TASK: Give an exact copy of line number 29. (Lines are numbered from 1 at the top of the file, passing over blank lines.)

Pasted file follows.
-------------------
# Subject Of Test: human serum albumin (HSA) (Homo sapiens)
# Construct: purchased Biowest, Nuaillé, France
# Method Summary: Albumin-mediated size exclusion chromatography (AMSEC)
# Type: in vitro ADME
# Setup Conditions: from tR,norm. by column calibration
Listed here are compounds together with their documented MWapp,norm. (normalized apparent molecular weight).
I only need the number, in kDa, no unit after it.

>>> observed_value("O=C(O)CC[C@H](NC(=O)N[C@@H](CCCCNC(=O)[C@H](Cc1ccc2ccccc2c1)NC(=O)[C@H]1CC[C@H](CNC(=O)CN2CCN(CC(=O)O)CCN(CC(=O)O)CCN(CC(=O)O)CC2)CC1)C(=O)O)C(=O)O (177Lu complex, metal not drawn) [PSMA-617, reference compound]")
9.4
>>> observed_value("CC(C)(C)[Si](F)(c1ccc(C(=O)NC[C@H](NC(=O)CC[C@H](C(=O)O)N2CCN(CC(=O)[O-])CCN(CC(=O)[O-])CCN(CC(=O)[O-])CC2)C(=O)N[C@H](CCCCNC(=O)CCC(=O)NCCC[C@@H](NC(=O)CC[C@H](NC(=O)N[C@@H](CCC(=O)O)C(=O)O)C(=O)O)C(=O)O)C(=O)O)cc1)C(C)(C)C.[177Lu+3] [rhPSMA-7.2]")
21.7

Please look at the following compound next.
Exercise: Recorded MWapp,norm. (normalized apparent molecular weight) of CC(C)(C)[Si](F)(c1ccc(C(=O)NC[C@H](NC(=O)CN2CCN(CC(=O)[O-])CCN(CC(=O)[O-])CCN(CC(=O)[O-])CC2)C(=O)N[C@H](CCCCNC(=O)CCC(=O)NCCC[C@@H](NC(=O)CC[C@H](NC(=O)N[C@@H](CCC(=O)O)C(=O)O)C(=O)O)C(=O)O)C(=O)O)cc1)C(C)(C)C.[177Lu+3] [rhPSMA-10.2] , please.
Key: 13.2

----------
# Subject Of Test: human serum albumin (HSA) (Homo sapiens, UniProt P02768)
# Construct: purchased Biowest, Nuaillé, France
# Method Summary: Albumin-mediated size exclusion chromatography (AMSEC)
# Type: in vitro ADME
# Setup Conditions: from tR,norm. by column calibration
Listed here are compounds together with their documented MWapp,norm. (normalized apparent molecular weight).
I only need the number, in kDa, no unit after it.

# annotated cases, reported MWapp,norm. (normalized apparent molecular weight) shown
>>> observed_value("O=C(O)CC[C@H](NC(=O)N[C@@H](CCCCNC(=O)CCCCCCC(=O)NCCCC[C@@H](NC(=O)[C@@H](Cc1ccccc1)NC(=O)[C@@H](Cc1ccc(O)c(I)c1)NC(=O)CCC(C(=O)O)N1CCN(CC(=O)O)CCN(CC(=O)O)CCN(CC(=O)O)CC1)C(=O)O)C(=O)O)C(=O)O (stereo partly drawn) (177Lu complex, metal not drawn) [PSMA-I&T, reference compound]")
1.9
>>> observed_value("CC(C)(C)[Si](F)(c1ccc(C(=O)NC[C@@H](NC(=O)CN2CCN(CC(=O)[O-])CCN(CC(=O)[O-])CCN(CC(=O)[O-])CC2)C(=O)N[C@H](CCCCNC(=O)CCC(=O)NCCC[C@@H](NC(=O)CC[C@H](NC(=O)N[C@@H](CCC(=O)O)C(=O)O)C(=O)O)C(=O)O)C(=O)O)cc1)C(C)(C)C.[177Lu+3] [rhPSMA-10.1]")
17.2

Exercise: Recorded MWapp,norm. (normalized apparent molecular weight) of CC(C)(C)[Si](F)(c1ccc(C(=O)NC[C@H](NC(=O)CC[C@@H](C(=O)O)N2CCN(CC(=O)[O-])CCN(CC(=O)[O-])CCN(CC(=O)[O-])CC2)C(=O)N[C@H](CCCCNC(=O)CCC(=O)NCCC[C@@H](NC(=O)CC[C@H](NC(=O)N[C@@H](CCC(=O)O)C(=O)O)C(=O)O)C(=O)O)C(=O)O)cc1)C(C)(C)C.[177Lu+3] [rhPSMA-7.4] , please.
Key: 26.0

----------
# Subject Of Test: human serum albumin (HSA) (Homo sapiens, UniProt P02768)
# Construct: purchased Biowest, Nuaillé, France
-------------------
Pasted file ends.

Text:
Key: 26.0